What the pound's record low means for your spending at home and abroad

Sterling plunged to a record low after a raft of tax cuts announced by the Chancellor.
Sterling plunged to a record low after a raft of tax cuts announced by the Chancellor.

Sterling plunged to a record low against the US dollar early on Monday morning after a raft of tax cuts announced by the Chancellor and higher interest rates knocked international confidence in the currency.

It fell by more than 4% to just 1.0327 dollars in early Asian trading, having already tumbled on Friday in the aftermath of Kwasi Kwarteng’s mini-budget.

It adds to a months-long fall in the value of the pound.

Here’s what it means for households across the UK and what if any benefits exist from a fall in the pound:

 

– How long will Britons be impacted?

 

The fall in value will mean higher prices for Britons over the coming months and years.

Samuel Tombs, an expert at Pantheon Economics, said inflation is likely to increase by around 0.5 percentage points in 2024 because of recent falls in the pound.

This means that every £1,000 that a family spends will be worth £5 less simply because of the drop in sterling, and will leave the average household around £150 worse off every year.

It also adds to runaway inflation, currently at nearly 10% thanks to the massive rise in energy bills facing households and businesses across the UK and Europe.

 

– How will it impact household spending?

 

Energy bills are one of the things that are likely to increase as the pound falls – the price of all of the gas that the UK uses is based on the dollar – even if the gas is produced in the UK.

Similarly, the fact that oil prices are based on the dollar means that petrol could be more expensive for UK drivers as it costs more to be imported by fuel companies.

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British firms that import parts or products from across the world will face more costly currency rates, which will particularly impact areas such as food, drink and technology, where price increases could then be passed on to consumers.

For example, Paul Davies, chief executive at Carlsberg Marston’s Brewing Company, suggested the fall of the pound may cause a rise in beer prices for UK customers.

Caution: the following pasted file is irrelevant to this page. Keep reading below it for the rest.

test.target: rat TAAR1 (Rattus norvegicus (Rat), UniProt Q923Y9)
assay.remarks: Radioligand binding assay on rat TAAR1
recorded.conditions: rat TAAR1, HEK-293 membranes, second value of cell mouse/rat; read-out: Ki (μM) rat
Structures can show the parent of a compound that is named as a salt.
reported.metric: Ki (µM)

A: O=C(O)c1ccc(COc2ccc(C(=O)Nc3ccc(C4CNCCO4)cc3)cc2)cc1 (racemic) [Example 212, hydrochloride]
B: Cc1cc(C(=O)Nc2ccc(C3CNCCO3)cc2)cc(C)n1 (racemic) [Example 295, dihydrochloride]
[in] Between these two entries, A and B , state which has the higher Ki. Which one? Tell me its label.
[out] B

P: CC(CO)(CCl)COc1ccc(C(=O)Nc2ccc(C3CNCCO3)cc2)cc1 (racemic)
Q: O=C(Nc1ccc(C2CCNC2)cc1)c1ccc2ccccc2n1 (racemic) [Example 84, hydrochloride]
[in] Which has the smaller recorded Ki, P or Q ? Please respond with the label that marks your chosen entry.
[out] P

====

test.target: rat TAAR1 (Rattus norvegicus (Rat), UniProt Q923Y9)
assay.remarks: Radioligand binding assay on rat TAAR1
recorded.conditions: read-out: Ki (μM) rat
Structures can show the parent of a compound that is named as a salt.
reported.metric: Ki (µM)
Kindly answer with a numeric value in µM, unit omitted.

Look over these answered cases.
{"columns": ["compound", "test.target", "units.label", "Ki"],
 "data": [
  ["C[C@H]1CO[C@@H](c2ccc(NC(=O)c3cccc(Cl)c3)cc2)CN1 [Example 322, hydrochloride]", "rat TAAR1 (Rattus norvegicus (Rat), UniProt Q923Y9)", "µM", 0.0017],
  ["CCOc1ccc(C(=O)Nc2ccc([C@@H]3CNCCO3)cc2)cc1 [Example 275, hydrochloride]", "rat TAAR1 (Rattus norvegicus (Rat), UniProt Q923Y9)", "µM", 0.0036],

He told BBC Radio 4’s Today programme that the drop was “worrying” for the British beer industry, which imports beer and hops from overseas.

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Mortgage borrowers may also see their monthly bills climb higher amid concerns that pressure is building for the Bank of England base rate to be hiked further in order to steady the pound.

A raft of tax cuts unveiled on Friday last week have prompted concerns for the impact on inflation.

There have been suggestions the Bank of England may be forced to step in with an emergency interest rate hike.

 

– What does it mean for travelling abroad?

 

Foreign holidays are also likely to be more expensive, especially when visiting the US and other countries whose currencies the pound has dropped against.

The euro is also weak at the moment, so the cost of holidays in Europe has been less affected in the longer term, although the pound also struck an almost two-year-low against the euro on Monday.

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Holidaymakers concerned about the fall in the value of the pound are being urged to “watch rate movements carefully”.

Nick Boden, head of foreign currency provider Post Office Travel Money, warned that “sterling’s volatility makes it impossible to predict how exchange rates will behave in the coming weeks”.

Purchasing 500 US dollars cost around £480 at some points on Monday, compared with approximately £440 on the same day last week.

 

– Are there any benefits from a fall in the pound?

 

It will now be cheaper for tourists to come to the UK, for example, helping to support a sector which was heavily impacted by the pandemic.

It is also likely to make British companies more competitive when they export around the world.

A cheaper pound means that it is cheaper for people around the world to buy British goods and services.

Weakness in the pound also makes the UK an attractive place for international investment, particularly from the US.

The UK has already seen a number of major acquisitions by US investors, ranging from the takeover of Chelsea Football Club by a consortium led by Todd Boehly to Advent International’s £2.6 billion buyout of Ultra Electronics.